By Julia Thomas
“With a keen eye for significant detail, the author proves herself a meticulous, sensitive, circumspect, and convincing reader of the pictures she treats and of their relation to the texts or cultural phenomena they illustrate.”
James A. W. Heffernan, author of Museum of Words: The Poetics of Ekphrasis from Homer to Ashbery
The Victorians were image obsessed. The middle decades of the nineteenth century saw an unprecedented growth in the picture industry. Technological advances enabled the Victorians to adorn with images the pages of their books and the walls of their homes. But this was not a wholly visual culture. Pictorial Victorians focuses on two of the most popular mid-nineteenth-century genres—illustration and narrative painting—that blurred the line between the visual and textual.
Illustration negotiated text and image on the printed page, while narrative painting juxtaposed the two media in its formulation of pictorial stories. Author Julia Thomas reassesses mid-nineteenth-century values in the light of this interplay. The dialogue between word and image generates meanings that are intimately related to the Victorians’ image of themselves. Illustrations in Victorian publications and the narrative scenes that lined the walls of the Royal Academy reveal the Victorians’ ideas about the world in which they lived and their notions of gender, class, and race.
Pictorial Victorians surveys a range of material, from representations of the crinoline, to the illustrations that accompanied Harriet Beecher Stowe’s novel Uncle Tom’s Cabin and Tennyson’s poetry, to paintings of adultery. It demonstrates that the space between text and image is one in which values are both constructed and questioned.
Julia Thomas is a lecturer at the Centre for Critical and Cultural Theory, Cardiff University, Wales, UK. She is the author of Victorian Narrative Painting and the editor of Reading Images. More info →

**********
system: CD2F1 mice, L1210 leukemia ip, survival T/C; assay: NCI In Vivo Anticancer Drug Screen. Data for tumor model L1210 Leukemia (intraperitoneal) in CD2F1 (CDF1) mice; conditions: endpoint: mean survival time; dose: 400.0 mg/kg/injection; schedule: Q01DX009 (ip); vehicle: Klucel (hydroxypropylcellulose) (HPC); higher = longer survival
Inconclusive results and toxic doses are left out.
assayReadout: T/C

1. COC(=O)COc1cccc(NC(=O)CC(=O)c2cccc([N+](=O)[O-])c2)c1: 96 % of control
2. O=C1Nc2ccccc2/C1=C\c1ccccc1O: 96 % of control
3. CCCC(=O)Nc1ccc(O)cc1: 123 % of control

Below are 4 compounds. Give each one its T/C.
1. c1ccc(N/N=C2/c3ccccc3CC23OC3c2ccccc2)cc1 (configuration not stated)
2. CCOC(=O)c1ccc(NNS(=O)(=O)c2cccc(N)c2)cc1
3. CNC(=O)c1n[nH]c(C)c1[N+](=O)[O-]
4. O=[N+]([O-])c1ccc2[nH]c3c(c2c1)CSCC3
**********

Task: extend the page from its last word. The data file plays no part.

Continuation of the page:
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Release date: October 2004
240 pages · 7 × 10 in.
Release date: October 2004
Ruskin’s Mythic Queen
Gender Subversion in Victorian Culture
By Sharon Aronofsky Weltman
John Ruskin’s prominence as the author of “Of Queen’s Gardens,” his principal statement of Victorian gender opposition, makes him an ideal example for analyzing the power of mythic discourse to undermine gender division. Here, Ruskin creates a vision of feminine authority that draws simultaneously upon several sources (including the goddess Athena and Queen Victoria herself) to empower women in a worldwide arena redefined as a broader version of their domestic realm.
British Literature · Women’s Studies · Literary Criticism · Literature · Victorian Studies
Women, Work, and Representation
Needlewomen in Victorian Art and Literature
By Lynn M. Alexander
In Victorian England, virtually all women were taught to sew; needlework was allied with images of domestic economy and with traditional female roles of wife and mother- with home rather than factory. The professional seamstress, however, labored long hours for very small wages creating gowns for the upper and middle classes.
Literary Criticism, Women · Literary Criticism | European | English, Irish, Scottish, Welsh · Women’s History · Women’s Studies · Literature · Victorian Studies
Poetry, Pictures, and Popular Publishing
The Illustrated Gift Book and Victorian Visual Culture, 1855–1875
By Lorraine Janzen Kooistra
In Poetry, Pictures, and Popular Publishing eminent Rossetti scholar Lorraine Janzen Kooistra demonstrates the cultural centrality of a neglected artifact: the Victorian illustrated gift book. Turning a critical lens on “drawing-room books” as both material objects and historical events, Kooistra reveals how the gift book’s visual/verbal form mediated “high” and popular art as well as book and periodical publication.A
Literary Criticism | European | English, Irish, Scottish, Welsh · Victorian Studies · Book and Periodical Studies
Drawing on the Victorians
The Palimpsest of Victorian and Neo-Victorian Graphic Texts
Edited by Anna Maria Jones and Rebecca N. Mitchell
· Afterword by Kate Flint
Late nineteenth-century Britain experienced an unprecedented explosion of visual print culture and a simultaneous rise in literacy across social classes. New printing technologies facilitated quick and cheap dissemination of images—illustrated books, periodicals, cartoons, comics, and ephemera—to a mass readership. This Victorian visual turn prefigured the present-day impact of the Internet on how images are produced and shared, both driving and reflecting the visual culture of its time.From
Literary Criticism | European | English, Irish, Scottish, Welsh · Comics and Graphic Novel Culture · Victorian Studies